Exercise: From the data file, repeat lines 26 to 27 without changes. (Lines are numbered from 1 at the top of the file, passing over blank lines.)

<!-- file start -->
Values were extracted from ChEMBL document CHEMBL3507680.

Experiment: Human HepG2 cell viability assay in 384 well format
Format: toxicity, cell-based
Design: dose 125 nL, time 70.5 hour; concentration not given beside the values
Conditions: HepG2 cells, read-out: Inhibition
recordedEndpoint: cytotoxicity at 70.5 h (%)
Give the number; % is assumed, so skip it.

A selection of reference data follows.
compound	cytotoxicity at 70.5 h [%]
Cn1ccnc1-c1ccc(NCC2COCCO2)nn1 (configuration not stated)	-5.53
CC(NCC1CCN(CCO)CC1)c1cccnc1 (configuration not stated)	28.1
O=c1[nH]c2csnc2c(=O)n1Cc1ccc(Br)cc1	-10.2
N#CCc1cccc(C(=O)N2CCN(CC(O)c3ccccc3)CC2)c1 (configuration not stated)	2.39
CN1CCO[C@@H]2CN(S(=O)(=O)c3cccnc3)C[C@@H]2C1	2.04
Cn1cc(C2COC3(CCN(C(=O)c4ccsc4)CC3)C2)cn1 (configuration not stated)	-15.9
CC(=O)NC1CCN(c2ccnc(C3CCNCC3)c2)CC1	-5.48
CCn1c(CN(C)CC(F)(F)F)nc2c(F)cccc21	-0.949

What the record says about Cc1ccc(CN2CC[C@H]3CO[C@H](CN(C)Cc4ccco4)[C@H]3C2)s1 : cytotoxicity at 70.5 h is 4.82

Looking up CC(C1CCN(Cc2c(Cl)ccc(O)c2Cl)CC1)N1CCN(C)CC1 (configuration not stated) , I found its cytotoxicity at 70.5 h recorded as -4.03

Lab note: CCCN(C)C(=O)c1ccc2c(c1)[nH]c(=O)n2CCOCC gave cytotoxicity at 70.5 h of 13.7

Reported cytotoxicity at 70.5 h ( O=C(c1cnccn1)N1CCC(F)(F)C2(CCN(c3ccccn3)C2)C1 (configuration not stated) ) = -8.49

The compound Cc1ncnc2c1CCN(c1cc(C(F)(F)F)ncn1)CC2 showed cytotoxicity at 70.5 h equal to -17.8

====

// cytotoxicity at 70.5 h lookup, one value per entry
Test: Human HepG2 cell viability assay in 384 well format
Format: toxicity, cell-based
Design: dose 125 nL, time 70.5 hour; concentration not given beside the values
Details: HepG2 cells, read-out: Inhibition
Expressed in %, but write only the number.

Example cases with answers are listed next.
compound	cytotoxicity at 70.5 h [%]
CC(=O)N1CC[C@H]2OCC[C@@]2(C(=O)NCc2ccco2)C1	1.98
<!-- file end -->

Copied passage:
Format: toxicity, cell-based
Design: dose 125 nL, time 70.5 hour; concentration not given beside the values